The demand for instant payments is indeed growing exponentially. We are also seeing clients in traditional industries looking to leverage such tools as they transform their business models in response to changing consumer behaviours. For example, as more consumer companies adopt “Direct to Consumer” strategies, which their existing supply chains and payment options cannot support, they are
offering new digital payment options, such as instant payments, to increase sales.
Furthermore, insurance companies seeking to enhance their customers’ experience are using digital channels to automate low-value claim processes and help their policyholders make an insurance claim at a much faster rate, as well as receive their claims disbursements via real-time payments.
Citi recently worked with AXA to streamline its collections from policyholders by setting up the Dynamic PayNow QR Solution with Push Credit Notification API as part of an end-to-end instant collection solution. Policyholders who purchase insurance products through their online portal can now opt to pay seamlessly via PayNow FAST for their insurance premiums, using the dynamic PayNow QR code.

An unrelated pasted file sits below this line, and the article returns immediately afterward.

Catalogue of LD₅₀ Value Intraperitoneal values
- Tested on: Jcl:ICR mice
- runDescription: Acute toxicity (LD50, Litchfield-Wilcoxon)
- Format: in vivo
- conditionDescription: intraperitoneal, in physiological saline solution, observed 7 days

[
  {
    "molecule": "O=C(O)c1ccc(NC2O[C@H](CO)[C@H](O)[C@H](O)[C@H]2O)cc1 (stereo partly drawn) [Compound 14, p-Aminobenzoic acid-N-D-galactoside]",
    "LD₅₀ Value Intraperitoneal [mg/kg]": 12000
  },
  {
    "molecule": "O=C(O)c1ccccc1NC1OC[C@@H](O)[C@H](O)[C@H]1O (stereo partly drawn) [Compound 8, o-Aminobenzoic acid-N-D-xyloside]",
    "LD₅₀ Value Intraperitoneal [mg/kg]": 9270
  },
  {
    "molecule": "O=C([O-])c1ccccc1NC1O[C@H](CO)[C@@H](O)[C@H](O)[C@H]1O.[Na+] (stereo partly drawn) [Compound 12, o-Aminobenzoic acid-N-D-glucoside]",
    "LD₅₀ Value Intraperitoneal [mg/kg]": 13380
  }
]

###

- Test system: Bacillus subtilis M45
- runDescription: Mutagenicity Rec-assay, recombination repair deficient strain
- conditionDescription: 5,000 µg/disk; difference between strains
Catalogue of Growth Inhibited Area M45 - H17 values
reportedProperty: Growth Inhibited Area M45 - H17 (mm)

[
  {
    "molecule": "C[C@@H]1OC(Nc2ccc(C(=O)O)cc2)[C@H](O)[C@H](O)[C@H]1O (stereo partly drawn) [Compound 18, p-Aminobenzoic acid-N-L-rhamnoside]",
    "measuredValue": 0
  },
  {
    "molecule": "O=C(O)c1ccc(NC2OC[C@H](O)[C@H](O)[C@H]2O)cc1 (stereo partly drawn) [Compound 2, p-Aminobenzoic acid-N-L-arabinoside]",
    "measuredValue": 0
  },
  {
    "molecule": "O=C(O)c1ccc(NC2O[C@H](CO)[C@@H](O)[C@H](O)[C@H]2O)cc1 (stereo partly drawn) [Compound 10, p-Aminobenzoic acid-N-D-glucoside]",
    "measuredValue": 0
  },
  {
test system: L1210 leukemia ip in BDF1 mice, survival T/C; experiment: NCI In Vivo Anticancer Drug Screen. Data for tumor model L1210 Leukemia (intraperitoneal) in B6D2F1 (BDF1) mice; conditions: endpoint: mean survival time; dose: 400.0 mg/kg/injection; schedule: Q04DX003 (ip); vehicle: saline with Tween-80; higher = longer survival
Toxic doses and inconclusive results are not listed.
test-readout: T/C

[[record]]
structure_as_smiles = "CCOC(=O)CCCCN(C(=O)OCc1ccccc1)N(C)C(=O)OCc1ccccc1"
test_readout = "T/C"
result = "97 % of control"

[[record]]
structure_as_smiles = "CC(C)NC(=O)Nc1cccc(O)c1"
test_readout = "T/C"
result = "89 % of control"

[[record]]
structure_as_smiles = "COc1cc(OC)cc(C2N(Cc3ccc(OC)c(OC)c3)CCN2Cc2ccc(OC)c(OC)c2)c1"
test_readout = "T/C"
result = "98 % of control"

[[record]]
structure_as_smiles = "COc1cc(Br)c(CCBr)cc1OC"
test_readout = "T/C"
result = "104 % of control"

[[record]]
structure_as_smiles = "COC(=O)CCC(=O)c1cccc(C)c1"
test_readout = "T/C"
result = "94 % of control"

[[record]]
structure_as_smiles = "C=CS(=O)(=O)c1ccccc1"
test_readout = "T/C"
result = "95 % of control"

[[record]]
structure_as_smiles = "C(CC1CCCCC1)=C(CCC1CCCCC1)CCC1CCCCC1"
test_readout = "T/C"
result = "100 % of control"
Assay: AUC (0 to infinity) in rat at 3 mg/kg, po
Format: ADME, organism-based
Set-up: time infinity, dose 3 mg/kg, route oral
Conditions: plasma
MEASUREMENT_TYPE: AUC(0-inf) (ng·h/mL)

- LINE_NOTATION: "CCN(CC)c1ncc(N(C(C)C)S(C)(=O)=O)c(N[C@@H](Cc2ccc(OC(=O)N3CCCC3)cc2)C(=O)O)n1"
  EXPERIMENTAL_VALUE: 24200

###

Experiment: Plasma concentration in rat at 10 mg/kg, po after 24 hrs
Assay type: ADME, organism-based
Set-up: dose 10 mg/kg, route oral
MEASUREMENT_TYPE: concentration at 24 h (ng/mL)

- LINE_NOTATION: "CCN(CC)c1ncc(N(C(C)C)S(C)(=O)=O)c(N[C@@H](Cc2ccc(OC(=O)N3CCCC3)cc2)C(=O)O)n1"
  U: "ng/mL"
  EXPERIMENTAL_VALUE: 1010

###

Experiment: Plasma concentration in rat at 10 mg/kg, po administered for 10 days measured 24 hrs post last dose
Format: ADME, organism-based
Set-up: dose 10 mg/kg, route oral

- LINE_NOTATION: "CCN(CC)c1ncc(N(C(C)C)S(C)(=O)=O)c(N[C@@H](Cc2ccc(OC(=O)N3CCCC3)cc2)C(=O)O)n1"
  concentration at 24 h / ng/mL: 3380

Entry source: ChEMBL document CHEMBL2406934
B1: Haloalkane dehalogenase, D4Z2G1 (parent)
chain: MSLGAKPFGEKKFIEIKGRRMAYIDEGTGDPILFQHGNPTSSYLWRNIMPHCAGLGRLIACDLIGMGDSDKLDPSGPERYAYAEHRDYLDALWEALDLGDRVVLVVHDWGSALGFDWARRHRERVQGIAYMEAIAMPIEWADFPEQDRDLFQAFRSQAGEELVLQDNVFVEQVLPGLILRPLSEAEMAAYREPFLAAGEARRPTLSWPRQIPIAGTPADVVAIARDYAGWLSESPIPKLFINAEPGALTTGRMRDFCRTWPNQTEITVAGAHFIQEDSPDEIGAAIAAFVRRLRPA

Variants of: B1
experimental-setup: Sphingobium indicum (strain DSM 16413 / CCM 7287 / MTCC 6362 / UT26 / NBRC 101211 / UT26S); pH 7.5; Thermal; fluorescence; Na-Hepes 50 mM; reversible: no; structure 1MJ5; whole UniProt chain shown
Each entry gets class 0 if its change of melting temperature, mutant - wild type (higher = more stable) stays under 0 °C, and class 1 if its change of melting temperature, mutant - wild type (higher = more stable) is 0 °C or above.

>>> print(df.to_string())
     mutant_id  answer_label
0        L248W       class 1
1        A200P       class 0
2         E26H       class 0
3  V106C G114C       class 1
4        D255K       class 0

Today, Citi’s solution allows AXA to collect and receive funds instantly from customers at any time of the day, and at even lower cost than other channels. Most of these instant payments schemes cost less than other payment options and are often are much cheaper than the use of cash or even checks.
A payment solution comes of age, however, only when it can be completed seamlessly as part of the commercial transaction, without anyone having to think about it as a separate step requiring effort. For that to be achieved, more work needs to be done by businesses, financial institutions, governments and payment system operators. First, create a robust and scalable settlement system with online
monitoring and fallback options which help banks manage settlement risk. Second, add layers of sophisticated features which help both consumers and businesses solve problems – this will lead to a multiplier effect in adoption. And third, have more coordinated incentives and outreach programs for consumers to create a pull factor in the market – banks and financial institutions are likely to invest more in their solutions if they see their customers asking for more.
And if we do this right, they will.
The writer is head of Citi's Treasury and Trade Solutions (TTS) business in Singapore and ASEAN.